As an Environmental Studies major, you'll be in good company with like-minded people who care about their world and approach solutions to environmental and sustainability challenges through creative problem solving, critical thinking, and responsible citizenship.
Several student clubs and organizations have environmental involvement at their core:
- Energy Conservation Organization, educating the campus about energy efficiency and conservation
- Forest Justice, advocates for forest conservation and against deforestation
- Oceana, advocates for ocean health and responsible use of marine resources
- Spokespeople, the bicycle collective
- Sprout! the organic gardening initiative
Environmental studies majors often serve as student representatives on the College's Environmental Model Committee (EMC).
Meet some environmental studies major graduates:
Tyler Dunham '09
Tyler was a driving force behind Connecticut College's efforts to go green, working diligently to improve student awareness on issues of conservation and renewable energy. That's why he was an easy choice for the 2006-07 Goodwin-Niering Center for the Environment Student Environmental Leadership Award.
Katherine Serafin '08
An environmental studies major, astronomy minor and scholar with the Goodwin-Niering Center, Katy did an internship with the U.S.Geological Survey, St. Petersburg, FL, and began working for them in Fall 2008. She is now in graduate study in Oregon.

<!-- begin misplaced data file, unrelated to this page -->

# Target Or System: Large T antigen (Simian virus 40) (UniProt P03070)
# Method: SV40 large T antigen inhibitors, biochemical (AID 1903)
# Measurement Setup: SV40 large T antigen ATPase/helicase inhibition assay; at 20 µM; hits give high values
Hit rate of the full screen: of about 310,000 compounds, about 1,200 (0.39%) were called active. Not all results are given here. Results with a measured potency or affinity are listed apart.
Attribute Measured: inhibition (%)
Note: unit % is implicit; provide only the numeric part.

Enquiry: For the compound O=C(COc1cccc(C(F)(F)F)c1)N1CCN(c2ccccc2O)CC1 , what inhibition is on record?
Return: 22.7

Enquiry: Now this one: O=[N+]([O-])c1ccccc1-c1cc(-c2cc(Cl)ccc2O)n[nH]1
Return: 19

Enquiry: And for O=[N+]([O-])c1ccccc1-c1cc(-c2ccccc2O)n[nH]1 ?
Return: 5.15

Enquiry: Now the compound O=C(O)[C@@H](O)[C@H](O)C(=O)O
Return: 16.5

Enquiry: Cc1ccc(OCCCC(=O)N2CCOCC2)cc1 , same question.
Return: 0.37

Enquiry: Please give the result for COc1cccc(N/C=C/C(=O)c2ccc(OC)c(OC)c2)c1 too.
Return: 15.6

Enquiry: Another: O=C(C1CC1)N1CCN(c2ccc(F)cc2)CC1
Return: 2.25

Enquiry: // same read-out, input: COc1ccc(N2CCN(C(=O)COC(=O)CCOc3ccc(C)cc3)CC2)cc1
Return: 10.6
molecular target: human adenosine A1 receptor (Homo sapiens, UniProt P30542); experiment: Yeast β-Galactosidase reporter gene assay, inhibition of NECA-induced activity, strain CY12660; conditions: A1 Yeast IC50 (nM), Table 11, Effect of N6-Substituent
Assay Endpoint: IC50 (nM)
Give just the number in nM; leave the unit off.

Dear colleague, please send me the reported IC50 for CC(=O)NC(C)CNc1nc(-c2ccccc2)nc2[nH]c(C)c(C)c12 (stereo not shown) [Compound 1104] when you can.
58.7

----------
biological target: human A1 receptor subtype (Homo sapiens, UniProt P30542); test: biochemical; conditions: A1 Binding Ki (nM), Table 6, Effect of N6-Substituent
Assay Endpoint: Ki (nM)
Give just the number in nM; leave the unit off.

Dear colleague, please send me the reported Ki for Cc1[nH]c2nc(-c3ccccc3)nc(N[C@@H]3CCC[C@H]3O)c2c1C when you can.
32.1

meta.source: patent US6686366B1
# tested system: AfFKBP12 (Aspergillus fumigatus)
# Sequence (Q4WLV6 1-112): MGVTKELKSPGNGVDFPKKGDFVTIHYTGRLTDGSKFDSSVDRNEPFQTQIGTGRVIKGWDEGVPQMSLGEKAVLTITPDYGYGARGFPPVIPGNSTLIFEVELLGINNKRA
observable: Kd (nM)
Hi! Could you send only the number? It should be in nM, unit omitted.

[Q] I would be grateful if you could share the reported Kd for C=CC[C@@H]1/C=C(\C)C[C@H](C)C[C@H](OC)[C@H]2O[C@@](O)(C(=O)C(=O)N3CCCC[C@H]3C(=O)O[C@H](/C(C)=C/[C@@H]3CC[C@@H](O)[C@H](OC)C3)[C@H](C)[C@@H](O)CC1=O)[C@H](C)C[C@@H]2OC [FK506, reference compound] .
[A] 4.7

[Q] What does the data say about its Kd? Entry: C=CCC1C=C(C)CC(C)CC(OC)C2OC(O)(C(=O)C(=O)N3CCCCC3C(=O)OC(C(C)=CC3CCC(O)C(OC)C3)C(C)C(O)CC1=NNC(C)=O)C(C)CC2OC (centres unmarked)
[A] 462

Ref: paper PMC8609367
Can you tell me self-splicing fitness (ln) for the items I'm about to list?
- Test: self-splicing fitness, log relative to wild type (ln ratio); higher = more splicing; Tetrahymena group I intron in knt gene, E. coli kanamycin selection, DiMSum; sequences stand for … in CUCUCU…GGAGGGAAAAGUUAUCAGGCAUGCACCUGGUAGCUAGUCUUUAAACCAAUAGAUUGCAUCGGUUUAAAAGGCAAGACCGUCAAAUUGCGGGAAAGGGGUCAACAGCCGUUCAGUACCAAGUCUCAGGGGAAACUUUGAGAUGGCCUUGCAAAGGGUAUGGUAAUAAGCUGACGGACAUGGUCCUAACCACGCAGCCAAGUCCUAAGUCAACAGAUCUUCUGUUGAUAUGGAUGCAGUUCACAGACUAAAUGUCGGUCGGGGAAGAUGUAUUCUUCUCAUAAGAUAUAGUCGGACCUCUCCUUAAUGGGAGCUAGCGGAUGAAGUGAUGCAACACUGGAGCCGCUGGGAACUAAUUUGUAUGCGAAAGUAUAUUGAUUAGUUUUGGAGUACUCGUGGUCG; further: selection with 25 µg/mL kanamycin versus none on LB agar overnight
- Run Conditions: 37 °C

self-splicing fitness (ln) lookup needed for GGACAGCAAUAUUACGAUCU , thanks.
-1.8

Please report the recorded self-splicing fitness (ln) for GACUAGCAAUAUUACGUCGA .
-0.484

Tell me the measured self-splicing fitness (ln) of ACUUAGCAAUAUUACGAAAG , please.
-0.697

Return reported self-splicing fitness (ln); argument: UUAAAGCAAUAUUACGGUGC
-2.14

Katy's Senior Integrated Project (SIP) through the Goodwin-Niering Center was "A Comparison of Beach Profiles on Constrained and Unconstrained Beaches," concerning two nearby beaches: Groton Long Point and Bluff Point. Her study examined how a seawall influences differences in beach profiles in order to evaluate how anthropogenic activities affect beaches. Katy, a scholar-athlete, was captain of the women's basketball team and earned the 2008 award for excellence in the Goodwin-Niering Center's certificate program in environmental studies.
Craig McCarrick '07
Craig came to Connecticut College thinking of majoring in chemistry, but after he took a course in environmental studies, he knew it was the right fit, especially because he loves being outdoors. "The College's Arboretum is an amazing laboratory. Any type of terrain you could be looking to study is there," said Craig. "In one of my classes, we did an inventory of animals and organisms in the pond. In my geomorphology class, 10 of the 11 labs were outside: on campus and off campus along the coastline. New London is an urban setting, but our campus is not at all."
Craig, who now works for an environmental consulting firm, says "I want people to know how rooted Connecticut College is in the study of the environment. We practice what we preach here. The whole school, in essence, does environmental studies. Student initiatives have led to the College's annual purchase of renewable energy credits and a system for composting food wastes. Whenever the College builds, it takes the environmental aspects into account."